The Centers for Medicare & Medicaid Services has enacted significant changes to Medicare Advantage (MA) payment methodologies that will shift payment towards MA organizations (MAOs) enrolling significant numbers of Medicaid beneficiaries and away from employer and labor union plans covering Medicare–eligible populations. In the process, the changes will affect upcoming bids, potentially creating uncertainty in the levels of funding that MAOs can anticipate for 2017.
The Centers for Medicare & Medicaid Services (CMS) recently finalized significant changes to Medicare Advantage (MA) payment methodologies, reflecting CMS’s confidence in the strength of the MA program, which now accounts for more than 30 percent of all Medicare beneficiaries, and an increasing focus on individuals who are Medicaid eligible. The changes will also significantly change funding patterns, moving dollars away from MA plans sold to employer groups and union plans for their retirees, and towards plans that serve significant populations of Medicare beneficiaries who are also eligible for Medicaid. The changes demonstrate CMS’s willingness this year (as with recently published rules and proposals for Medicaid and Original Medicare) to make significant changes even in the face of industry opposition. The changes may affect plan risk scores and revenue projections and add uncertainty to an already complex bid and payment framework.
Changes to Risk Adjustment Model Add Complexity
CMS made significant changes to the risk adjustment model, adding dual eligibility status as a factor affecting risk scores, and shifting funding towards MA plans with disproportionately high dual-eligible enrollment. CMS also continued the shift from calculating risk scores based on Risk Adjustment Processing System (RAPS) data to encounter data submission (EDS) data. These changes were hotly contested, with some MAOs in favor and others opposed; despite the controversy, CMS decided to proceed.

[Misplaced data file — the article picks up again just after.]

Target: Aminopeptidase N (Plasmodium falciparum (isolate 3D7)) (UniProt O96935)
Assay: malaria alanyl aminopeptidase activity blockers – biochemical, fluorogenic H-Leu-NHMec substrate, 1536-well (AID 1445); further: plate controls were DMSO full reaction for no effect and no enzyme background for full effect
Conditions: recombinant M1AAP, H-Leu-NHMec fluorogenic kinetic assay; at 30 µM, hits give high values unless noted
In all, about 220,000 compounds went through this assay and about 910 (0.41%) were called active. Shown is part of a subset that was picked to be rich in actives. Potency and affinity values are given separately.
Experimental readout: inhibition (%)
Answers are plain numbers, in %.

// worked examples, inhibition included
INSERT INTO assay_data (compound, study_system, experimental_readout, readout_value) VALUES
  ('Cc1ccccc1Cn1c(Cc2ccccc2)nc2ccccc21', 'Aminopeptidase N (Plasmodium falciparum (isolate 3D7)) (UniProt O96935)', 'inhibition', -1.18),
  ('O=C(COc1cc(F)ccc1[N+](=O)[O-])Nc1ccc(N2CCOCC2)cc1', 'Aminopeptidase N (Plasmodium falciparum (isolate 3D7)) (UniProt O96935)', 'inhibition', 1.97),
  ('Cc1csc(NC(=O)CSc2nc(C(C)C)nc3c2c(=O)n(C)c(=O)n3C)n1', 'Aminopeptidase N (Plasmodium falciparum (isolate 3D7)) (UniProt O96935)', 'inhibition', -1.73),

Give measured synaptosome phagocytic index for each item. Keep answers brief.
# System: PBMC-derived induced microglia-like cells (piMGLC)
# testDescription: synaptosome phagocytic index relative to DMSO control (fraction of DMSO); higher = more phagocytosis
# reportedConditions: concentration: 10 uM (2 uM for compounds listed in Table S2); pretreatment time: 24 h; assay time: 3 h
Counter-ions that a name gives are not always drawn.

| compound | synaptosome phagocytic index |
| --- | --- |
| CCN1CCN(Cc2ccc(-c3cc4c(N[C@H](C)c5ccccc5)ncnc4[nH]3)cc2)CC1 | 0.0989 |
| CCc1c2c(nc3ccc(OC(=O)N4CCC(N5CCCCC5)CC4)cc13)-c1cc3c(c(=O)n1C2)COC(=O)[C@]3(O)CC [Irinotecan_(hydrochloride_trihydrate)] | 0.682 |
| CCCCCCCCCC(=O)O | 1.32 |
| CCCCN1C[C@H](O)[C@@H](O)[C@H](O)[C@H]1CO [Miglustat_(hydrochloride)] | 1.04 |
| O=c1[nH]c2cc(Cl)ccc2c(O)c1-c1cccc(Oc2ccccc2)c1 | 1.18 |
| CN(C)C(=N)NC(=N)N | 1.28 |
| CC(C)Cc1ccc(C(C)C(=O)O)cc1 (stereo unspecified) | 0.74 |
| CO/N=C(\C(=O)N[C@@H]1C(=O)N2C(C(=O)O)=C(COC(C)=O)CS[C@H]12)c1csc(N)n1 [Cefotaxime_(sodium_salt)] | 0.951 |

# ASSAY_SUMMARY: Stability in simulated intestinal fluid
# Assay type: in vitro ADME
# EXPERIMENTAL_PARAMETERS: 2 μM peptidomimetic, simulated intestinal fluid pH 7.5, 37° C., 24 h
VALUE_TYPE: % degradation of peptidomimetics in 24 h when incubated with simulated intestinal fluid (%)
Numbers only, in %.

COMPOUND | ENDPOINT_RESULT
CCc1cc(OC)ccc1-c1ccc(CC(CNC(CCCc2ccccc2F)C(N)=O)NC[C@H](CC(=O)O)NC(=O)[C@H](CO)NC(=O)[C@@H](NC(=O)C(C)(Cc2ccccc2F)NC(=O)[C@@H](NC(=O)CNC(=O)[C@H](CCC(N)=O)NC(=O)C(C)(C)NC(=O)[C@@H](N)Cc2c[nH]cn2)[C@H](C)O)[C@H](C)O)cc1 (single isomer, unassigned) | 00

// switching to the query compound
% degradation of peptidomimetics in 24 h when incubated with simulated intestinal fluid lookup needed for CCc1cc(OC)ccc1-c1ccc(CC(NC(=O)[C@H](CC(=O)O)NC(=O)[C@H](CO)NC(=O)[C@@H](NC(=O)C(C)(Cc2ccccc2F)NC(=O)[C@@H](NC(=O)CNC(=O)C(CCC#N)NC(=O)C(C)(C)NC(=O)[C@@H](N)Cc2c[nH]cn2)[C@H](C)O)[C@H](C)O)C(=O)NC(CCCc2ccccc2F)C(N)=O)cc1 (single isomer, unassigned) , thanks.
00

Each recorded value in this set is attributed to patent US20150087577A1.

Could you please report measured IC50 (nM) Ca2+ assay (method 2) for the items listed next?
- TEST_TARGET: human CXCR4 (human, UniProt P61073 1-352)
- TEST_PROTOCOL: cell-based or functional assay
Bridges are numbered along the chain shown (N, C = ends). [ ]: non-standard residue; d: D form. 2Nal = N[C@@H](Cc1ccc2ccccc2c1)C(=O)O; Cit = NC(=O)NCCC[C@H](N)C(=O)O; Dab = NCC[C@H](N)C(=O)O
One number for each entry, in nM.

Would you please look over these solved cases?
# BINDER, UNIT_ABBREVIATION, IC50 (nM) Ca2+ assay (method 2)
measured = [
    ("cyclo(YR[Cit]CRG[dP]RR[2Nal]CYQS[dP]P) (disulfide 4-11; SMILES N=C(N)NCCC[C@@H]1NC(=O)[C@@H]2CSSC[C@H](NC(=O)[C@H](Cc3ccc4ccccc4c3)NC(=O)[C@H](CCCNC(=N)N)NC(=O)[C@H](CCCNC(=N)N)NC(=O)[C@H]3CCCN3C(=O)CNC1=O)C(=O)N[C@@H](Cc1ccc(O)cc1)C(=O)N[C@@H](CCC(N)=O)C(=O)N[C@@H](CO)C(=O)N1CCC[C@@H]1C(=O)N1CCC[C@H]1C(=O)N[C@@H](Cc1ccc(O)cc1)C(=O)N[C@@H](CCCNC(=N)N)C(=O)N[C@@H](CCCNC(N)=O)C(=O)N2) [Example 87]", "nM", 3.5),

New Model Segments — CMS separated the community model into six model segments based on whether members are eligible for Medicaid as well as Medicare (the six segments are non-dual aged, non-dual disabled, full benefit dual aged, full benefit dual disabled, partial benefit dual aged and partial benefit dual disabled). Each segment has its own relative factors, meaning that MAOs must account for differences resulting from Medicaid eligibility when predicting and calculating risk scores. CMS acknowledged that the revised model is more complex, but concluded that the changes were necessary because the current model under-predicts costs for full benefit duals, and over-predicts costs for partial benefit duals and non-duals. Although the precise effect of the changes is unknown, CMS estimated that they will reduce MA payments by 0.6 percent. Regardless of the magnitude of their impact, the changes will affect MAOs differently, varying based on the beneficiary population served.
Risk Adjustment Data Source — CMS advanced the transition to calculating risk scores based on EDS data, rather than RAPS data. In payment year 2016, EDS data comprised 10 percent of the risk scores, and it will make up 25 percent of the risk scores in payment year 2017. In response to industry concerns about operational and technical issues with EDS data, CMS retreated from its original proposal to base 50 percent of risk scores in 2017 on EDS data. Nonetheless, CMS iterated its intent to complete the transition to EDS data by 2020.
New Payment Methodology for MA EGWPs Shifts Funding Away from EGWPs, Adds Uncertainty and Limits Control for MAOs
CMS finalized, with some minor changes that respond to a subset of industry concerns, a heavily resisted proposal to reduce payments to MA employer group waiver plans (EGWP). Under the new policy, MA EGWPs will no longer submit bids to CMS. Rather, CMS will make payments to these plans based on the average bids submitted by individual market MA plans in the prior payment year.